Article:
1. @A-ron
      You can command that sort of placement by paying money. Adwords allows you to pay for clicks on specific products now (guess I didn’t explain that well enough in the course video, my bad). On the other hand, my organic traffic has been stronger than ever due to improvements on my main keywords as well as the long tail. The difference is that I pay extra to be placed at the top of the paid search results because the conversion rate and click through rates are incredible.

  4. Hey Steve! What an amazing article and screen shots to back it up!

    I have been targetting more longtail keywords where the paid ads tend to not show up as much. I have noticed they show up more with shorter keyword terms

    Joshua the ZamuraiBlogger

    1. @Joshua
      Definitely. If you are targeting long tail keywords, the merchant center results will tend not to show up. Unfortunately, the most valuable and lucrative keywords all tend to match specific products.

  5. Hey!What a good article.Great post.he plan was to buy my search engine traffic using Google Adwords for my main keyword terms.Thanks for sharing!

  6. hmmm…your observation is partly correct. based in my experience in handling projects, we never did adwords. All we are doing is SEO from onpage and offpage. On of the main thing that serve as the reason why it worked is the link diversity we doing and increasing the number of incoming links by 20% per month.

  7. How do you think social (+1’s) will be incorporated? From what I’m seeing it looks like the +1 (and author rank) will be the strongest SEO strategy.

  8. @Mercer
    We are already seeing the names of people who have +1’ed an article show up in the search results and I suspect that will continue in the future. In terms of affecting actual search rankings, no one knows how Google will use this information. I suspect that +1 will be one factor in search but not the main factor in determining search rankings. It’s way too easy to game the system if they go this route.

  9. Nice article and valuable informations. In my case since my market is different in most cases there are no images result so organic search works, but in any case i think you have to buy adwords.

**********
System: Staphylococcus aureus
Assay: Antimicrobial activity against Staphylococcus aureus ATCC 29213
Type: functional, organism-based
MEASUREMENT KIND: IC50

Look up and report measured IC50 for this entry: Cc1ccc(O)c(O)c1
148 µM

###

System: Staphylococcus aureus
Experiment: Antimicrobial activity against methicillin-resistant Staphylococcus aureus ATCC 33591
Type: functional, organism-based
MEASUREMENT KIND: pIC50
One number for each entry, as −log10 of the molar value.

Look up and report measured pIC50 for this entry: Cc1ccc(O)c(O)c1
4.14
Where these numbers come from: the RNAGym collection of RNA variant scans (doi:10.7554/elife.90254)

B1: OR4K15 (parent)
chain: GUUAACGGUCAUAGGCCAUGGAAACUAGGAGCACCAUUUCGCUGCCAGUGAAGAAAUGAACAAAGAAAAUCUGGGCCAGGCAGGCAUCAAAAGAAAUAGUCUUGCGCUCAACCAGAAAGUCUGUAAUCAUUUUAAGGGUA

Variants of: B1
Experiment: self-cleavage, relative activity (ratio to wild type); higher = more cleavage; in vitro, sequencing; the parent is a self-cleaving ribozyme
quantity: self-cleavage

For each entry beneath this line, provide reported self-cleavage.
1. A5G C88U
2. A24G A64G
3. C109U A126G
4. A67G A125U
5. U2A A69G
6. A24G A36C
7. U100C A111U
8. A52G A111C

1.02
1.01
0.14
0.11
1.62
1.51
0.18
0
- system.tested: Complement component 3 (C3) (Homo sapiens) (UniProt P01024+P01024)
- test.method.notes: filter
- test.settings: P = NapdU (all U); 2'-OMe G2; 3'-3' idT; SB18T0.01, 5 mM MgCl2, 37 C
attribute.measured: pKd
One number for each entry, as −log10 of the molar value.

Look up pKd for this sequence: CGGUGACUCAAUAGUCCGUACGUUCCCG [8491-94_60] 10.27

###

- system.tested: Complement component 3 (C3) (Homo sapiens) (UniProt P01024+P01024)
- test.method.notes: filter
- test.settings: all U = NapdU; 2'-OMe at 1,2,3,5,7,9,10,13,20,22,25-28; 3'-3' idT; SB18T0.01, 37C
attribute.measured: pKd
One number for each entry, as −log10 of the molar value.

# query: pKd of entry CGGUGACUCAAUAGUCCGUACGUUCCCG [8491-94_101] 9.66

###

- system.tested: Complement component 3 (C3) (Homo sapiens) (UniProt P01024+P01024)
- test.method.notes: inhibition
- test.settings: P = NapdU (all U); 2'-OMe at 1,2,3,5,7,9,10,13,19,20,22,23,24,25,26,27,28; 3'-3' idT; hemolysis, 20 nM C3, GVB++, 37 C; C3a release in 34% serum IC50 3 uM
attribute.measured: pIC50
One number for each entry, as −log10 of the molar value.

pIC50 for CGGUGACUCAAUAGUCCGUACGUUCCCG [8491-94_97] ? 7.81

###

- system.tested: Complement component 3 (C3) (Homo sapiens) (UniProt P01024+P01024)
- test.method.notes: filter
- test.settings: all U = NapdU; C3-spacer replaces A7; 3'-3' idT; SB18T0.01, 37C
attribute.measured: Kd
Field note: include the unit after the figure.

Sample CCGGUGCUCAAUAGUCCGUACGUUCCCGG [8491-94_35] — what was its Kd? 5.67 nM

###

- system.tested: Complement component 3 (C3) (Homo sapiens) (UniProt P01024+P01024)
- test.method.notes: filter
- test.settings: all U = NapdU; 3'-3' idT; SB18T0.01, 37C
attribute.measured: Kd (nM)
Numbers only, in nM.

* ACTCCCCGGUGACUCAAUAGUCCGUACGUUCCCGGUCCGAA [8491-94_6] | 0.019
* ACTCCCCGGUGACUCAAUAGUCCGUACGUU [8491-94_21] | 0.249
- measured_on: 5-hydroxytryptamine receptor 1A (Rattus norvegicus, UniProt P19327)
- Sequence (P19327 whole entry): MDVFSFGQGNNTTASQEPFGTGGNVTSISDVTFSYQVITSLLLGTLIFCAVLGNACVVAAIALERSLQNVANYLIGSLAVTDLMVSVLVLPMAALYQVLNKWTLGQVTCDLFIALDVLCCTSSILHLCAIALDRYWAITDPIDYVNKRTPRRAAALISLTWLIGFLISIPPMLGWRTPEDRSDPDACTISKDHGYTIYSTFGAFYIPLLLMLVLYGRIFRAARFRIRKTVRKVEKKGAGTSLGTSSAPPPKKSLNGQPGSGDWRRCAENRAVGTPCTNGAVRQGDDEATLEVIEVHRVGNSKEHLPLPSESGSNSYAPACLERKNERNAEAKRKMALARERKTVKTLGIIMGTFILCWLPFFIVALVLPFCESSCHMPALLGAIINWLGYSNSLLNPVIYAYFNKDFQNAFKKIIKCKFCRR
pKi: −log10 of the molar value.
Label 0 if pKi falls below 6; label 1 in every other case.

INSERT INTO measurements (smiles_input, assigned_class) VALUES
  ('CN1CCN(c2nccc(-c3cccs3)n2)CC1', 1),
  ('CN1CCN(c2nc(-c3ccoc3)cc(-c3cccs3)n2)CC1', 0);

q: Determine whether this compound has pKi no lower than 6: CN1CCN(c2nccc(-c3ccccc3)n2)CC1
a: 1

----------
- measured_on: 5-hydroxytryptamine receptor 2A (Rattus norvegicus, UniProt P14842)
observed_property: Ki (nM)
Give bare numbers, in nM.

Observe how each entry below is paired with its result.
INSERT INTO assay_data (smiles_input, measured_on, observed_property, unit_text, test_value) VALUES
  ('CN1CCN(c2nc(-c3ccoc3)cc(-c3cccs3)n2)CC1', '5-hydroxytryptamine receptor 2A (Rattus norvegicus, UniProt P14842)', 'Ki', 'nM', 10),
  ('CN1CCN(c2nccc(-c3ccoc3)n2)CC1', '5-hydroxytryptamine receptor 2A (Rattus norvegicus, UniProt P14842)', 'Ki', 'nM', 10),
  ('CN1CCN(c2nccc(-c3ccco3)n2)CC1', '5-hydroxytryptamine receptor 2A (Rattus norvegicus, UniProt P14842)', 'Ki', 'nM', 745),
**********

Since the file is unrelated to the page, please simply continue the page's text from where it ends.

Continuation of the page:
Many of my friends (and some clients) from time to time call me ans said me “Hey, dude your web site is No1 on Google!” but actually this is not the truth (no more than 7th on first page) since they look at paid adwords.
    But not all “normal” computer users can see the difference between organic and paid results.

  10. I completely agree with Steve regarding +1 thing. It’s just one of many factors regarding search rankings, even if it’s quite popular now.

  11. I have noticed the same thing too, since August but have you been building a list? That is one way of Google proofing your business, you don’t rely want to put all your eggs in one basket and Google seems to be the expert at wiping out most people’s livelihood overnight at a whim or a sniff of an algorithmic change.

  12. This is a very interesting discussion on Adwords. I ran a small adwords campaign several months back and my ROI was pretty small so I paused it. However, now that I’m not running a campaign my traffic has really gone down so I would totally agree it seems adwords is almost a must anymore. Even more so after your comments on screen resolutions. Yikes, just when I think I’m starting to understand a small bit I find there’s more (smile). This time around I’m keeping my fingers crossed more conversions from these ad’s will be noticed. Do you use analytics to track your adwords conversions?

  13. thanks for sharing your insight into this. Search is constantly changing.. as Google are experimenting various ways to provide unbiased search results. Keep up with the great work, your goals are definitely attainable.

  14. What an amazing article! Google Adwords is so great! thanks for tips.

  15. Hi Steve,
    Grate post. I’ve read many posts on your site and found them really interesting. I love the way you tell your story and also the lesson we can learn from them. I am excited when reading this post. However, I wonder if Search Ads really works when it comes to customer’s behavior? I think Ads doesn’t sound good or trustworthy to customers. When I am in a customer’s role, I don’t often click an Ads. In stead, I choose among the organic listing. What do you think?

  16. Thanks for showing the importance of adwords these days. I have always thought organic was the way to go without adwords at all. But as you have shown and i have noticed lately, organic sure does need some paid back-up now to get by.
    Do you think for adwords it is best to use only high ranking keywords send them to home / category pages); or to also use actual product title keywords as well (take them to the exact product) instead?

  17. I don’t totally agree with you. i have talked with many people and most of them tell me that they do not click on the ads but will scroll down to the organic search results to click on a link.